*M16 Magazine Fix*
15 November 2009
During my last tour here, we got issued brandie-brand-new M16 magazines, straight out of a box. I make a point of saying "straight out of the box" because despite having been in the Army since 1987, I'd never seen an M16 magazine brand-new-in-a-little-cardboard-box before. They’d always been old, scratched, worn, full of sand, and thrown haphazardly in a footlocker. I suppose over time I came to believe that magazines came from the factory that way. But there they were and sure enough, they were new as new gets.
These were "Okay" brand, and it was the first time I'd ever seen this maker's mark. I’d seen plenty of Colt magazines, some from Center, Precision and a few other brands in my time, but never “Okay.” I didn't have a high opinion of them when we first got them. I must also admit that this low opinion was completely irrational and had mostly to do with the name.
Companies are proud of themselves and put forth their best efforts on behalf of their customers, my reasoning went, tend to have more superlative names than "okay." Imagine if the people who made "Taster's Choice” instant coffee instead called their product "What the Taster Settled For” instant coffee, or if "A1" steak sauce was called "Good Enough For The Cheap Cuts YOU Buy" steak sauce. Not very confidence-inspiring.
During our train-up and test firing, some of us - me included - had problems with failures to feed. Moreover, some Soldiers had problems keeping the magazines in their rifles - they'd plunk right out of the magazine well during firing. The less clever among us blamed their rifles or the ammo. Our rifles are made by the Fabrique Nationale plant in Columbia S.C., so I doubted the rifles had anything to do with the malfunctions. And since ammo was Lake City M855, I also doubted the ammo being the culprit.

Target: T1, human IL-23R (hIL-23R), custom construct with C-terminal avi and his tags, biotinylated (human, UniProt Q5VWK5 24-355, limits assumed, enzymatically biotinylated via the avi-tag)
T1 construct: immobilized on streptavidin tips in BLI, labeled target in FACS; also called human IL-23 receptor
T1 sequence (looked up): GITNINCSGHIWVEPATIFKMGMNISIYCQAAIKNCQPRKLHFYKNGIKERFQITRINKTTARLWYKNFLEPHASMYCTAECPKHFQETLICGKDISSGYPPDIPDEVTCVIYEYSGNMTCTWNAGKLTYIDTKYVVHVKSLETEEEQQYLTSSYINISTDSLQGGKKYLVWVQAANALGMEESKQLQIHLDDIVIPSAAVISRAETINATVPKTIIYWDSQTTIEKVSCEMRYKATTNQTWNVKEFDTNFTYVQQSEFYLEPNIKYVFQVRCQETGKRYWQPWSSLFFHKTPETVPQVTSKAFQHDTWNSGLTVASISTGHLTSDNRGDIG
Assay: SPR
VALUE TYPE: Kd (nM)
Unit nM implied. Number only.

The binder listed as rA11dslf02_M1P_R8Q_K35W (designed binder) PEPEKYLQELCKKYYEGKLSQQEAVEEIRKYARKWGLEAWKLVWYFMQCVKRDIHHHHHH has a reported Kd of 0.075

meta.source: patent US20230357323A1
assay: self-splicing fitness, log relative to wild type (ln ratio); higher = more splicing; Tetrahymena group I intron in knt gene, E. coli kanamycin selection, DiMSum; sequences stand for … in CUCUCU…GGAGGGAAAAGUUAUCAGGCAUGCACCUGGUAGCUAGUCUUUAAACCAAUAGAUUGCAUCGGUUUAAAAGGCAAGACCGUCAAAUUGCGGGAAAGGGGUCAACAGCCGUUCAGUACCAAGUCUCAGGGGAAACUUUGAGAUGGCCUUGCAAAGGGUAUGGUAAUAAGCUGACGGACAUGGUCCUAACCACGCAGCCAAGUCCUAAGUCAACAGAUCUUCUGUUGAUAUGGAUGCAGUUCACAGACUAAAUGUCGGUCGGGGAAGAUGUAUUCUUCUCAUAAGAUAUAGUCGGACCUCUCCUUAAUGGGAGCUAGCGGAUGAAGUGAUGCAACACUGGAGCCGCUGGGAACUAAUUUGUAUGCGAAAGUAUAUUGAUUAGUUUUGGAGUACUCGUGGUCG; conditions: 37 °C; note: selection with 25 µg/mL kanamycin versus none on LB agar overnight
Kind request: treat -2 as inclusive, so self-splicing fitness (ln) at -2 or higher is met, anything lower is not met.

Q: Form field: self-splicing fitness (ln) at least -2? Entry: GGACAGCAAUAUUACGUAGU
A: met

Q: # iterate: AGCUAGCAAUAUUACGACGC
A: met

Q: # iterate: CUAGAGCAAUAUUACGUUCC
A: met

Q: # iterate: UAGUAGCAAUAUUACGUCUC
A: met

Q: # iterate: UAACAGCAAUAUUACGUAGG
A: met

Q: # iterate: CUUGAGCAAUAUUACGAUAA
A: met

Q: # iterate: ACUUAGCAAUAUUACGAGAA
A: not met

So I looked at the magazines. Sure enough, the part of the magazine right near the bullets' tips was just a shave too high - the bullet's tip would jam against it when pushed forward by the bolt lugs, rather than passing up over it and up the feed ramp channels. And the reason several wouldn't sit in the mag well was because the hole for the detent wasn't big enough.We've heard and said many, many times on this board that magazines, while essential, are disposable; and because of this, the fix for a bad magazine is simple:
But we couldn't just smash our magazines flat, seeing as how they were issued to us and all. Magazines are disposable out here too, but they’re not THAT disposable. To make matters worse, we didn’t discover the problems at Camp Atterbury (our mobilization site). The flaws presented themselves only after we’d landed in Kuwait. Ask anyone who's been to Iraq; if you need something for going "up-country," you had better get it before you land in Kuwait, or else wait until you get to Iraq - there is nothing for people transiting through. So we had to do something to fix these things.
Enter the Leatherman. The fix was as simple as filing a small chamfer in the front of the magazine so the bullet tip would have an angled surface to ride up, and filing down the channel for the detent so it would click in place. Once we did this to all our magazines they worked flawlessly.
Sometimes magazines can or must be worked on. When purchasing in a context where we can put our mitts on the things and load them into a functional firearm—as from a friend or at a gun show—by all means, get the ones that work right the first time. But if buying sight unseen, as when ordering online, we don't have that luxury. If a magazine doesn't work quite right, throwing it away may not always be necessary. Isolate the problem; in some cases, we may actually be able to fix it, rather than chuck the mag and chalk up the loss. Just make sure that the fix is durable—i.e., that it will last a long time (hint: duct tape is never a permanent fix for anything)—and that it doesn't weaken the magazine.
Safe and Happy Shooting,
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